An unparalleled assemblage of Archaic black-figure painted plaques was uncovered near Penteskouphia, a village west of ancient Corinth, over a century ago. The plaques-represented by over 1,200 fragments-and their depictions of gods, warriors, animals, and the potters themselves, provide a uniquely rich source of information about Greek art, technology, and society. In this volume, the findspot of the plaques is identified in a contribution by Ioulia Tzonou-Herbst and James Herbst, and the assemblage as a whole is fully contextualized within the Archaic world.. Then, by focusing specifically on the images of potters at work, the author illuminates the relationship between Corinthian and Athenian art, the technology used in ancient pottery production, and religious anxiety in the 6th century B.C.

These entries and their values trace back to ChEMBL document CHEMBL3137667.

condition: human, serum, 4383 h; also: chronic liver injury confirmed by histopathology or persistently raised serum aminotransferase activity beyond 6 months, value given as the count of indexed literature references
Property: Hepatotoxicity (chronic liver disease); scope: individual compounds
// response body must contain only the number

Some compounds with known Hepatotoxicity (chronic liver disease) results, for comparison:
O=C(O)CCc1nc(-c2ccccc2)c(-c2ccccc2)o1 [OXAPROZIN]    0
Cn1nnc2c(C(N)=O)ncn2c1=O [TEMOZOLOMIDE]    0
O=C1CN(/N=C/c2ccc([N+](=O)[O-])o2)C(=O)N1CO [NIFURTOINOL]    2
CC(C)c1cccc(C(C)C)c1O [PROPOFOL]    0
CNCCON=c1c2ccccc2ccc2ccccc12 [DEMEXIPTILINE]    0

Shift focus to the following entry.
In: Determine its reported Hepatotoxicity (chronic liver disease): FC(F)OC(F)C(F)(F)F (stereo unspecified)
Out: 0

Publisher: American School of Classical Studies at Athens
Number of pages: 456
Dimensions: 280 x 203 mm